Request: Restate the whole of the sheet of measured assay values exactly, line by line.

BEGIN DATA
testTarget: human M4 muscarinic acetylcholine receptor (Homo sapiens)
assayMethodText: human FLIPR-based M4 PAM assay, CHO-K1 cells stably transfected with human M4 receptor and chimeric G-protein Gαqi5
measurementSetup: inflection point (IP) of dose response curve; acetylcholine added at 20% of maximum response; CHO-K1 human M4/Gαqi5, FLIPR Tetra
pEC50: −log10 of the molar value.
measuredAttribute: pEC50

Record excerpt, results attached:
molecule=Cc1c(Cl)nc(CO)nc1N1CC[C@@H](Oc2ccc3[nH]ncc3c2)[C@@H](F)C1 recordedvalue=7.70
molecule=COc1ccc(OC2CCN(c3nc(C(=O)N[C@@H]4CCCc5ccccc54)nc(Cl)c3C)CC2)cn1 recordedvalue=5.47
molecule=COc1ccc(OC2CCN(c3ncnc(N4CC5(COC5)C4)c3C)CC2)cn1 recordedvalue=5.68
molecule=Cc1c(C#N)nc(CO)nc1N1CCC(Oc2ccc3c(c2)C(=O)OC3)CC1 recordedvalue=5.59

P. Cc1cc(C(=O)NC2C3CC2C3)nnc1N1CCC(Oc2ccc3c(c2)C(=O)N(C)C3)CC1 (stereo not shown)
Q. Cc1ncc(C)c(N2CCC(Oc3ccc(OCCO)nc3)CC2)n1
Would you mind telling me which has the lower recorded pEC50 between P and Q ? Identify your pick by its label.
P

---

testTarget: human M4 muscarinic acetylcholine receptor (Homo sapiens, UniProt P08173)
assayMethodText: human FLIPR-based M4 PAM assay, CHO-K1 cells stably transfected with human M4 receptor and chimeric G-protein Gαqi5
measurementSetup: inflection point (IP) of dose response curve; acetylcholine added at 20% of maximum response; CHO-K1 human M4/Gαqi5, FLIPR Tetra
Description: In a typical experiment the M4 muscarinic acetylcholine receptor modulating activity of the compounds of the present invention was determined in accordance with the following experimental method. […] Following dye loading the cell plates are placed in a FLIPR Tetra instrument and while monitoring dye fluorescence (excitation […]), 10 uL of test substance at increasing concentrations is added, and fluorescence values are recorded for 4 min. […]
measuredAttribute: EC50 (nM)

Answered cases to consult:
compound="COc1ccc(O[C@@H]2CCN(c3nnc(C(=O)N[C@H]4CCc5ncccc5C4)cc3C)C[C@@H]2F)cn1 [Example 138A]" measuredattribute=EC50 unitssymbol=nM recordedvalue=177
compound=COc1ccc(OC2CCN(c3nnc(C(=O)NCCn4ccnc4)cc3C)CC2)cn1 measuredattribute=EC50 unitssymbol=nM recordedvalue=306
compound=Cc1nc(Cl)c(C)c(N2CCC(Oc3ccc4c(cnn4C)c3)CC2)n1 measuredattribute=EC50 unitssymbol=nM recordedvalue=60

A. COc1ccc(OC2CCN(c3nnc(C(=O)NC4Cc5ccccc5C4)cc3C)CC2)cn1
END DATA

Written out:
testTarget: human M4 muscarinic acetylcholine receptor (Homo sapiens)
assayMethodText: human FLIPR-based M4 PAM assay, CHO-K1 cells stably transfected with human M4 receptor and chimeric G-protein Gαqi5
measurementSetup: inflection point (IP) of dose response curve; acetylcholine added at 20% of maximum response; CHO-K1 human M4/Gαqi5, FLIPR Tetra
pEC50: −log10 of the molar value.
measuredAttribute: pEC50

Record excerpt, results attached:
molecule=Cc1c(Cl)nc(CO)nc1N1CC[C@@H](Oc2ccc3[nH]ncc3c2)[C@@H](F)C1 recordedvalue=7.70
molecule=COc1ccc(OC2CCN(c3nc(C(=O)N[C@@H]4CCCc5ccccc54)nc(Cl)c3C)CC2)cn1 recordedvalue=5.47
molecule=COc1ccc(OC2CCN(c3ncnc(N4CC5(COC5)C4)c3C)CC2)cn1 recordedvalue=5.68
molecule=Cc1c(C#N)nc(CO)nc1N1CCC(Oc2ccc3c(c2)C(=O)OC3)CC1 recordedvalue=5.59

P. Cc1cc(C(=O)NC2C3CC2C3)nnc1N1CCC(Oc2ccc3c(c2)C(=O)N(C)C3)CC1 (stereo not shown)
Q. Cc1ncc(C)c(N2CCC(Oc3ccc(OCCO)nc3)CC2)n1
Would you mind telling me which has the lower recorded pEC50 between P and Q ? Identify your pick by its label.
P

---

testTarget: human M4 muscarinic acetylcholine receptor (Homo sapiens, UniProt P08173)
assayMethodText: human FLIPR-based M4 PAM assay, CHO-K1 cells stably transfected with human M4 receptor and chimeric G-protein Gαqi5
measurementSetup: inflection point (IP) of dose response curve; acetylcholine added at 20% of maximum response; CHO-K1 human M4/Gαqi5, FLIPR Tetra
Description: In a typical experiment the M4 muscarinic acetylcholine receptor modulating activity of the compounds of the present invention was determined in accordance with the following experimental method. […] Following dye loading the cell plates are placed in a FLIPR Tetra instrument and while monitoring dye fluorescence (excitation […]), 10 uL of test substance at increasing concentrations is added, and fluorescence values are recorded for 4 min. […]
measuredAttribute: EC50 (nM)

Answered cases to consult:
compound="COc1ccc(O[C@@H]2CCN(c3nnc(C(=O)N[C@H]4CCc5ncccc5C4)cc3C)C[C@@H]2F)cn1 [Example 138A]" measuredattribute=EC50 unitssymbol=nM recordedvalue=177
compound=COc1ccc(OC2CCN(c3nnc(C(=O)NCCn4ccnc4)cc3C)CC2)cn1 measuredattribute=EC50 unitssymbol=nM recordedvalue=306
compound=Cc1nc(Cl)c(C)c(N2CCC(Oc3ccc4c(cnn4C)c3)CC2)n1 measuredattribute=EC50 unitssymbol=nM recordedvalue=60

A. COc1ccc(OC2CCN(c3nnc(C(=O)NC4Cc5ccccc5C4)cc3C)CC2)cn1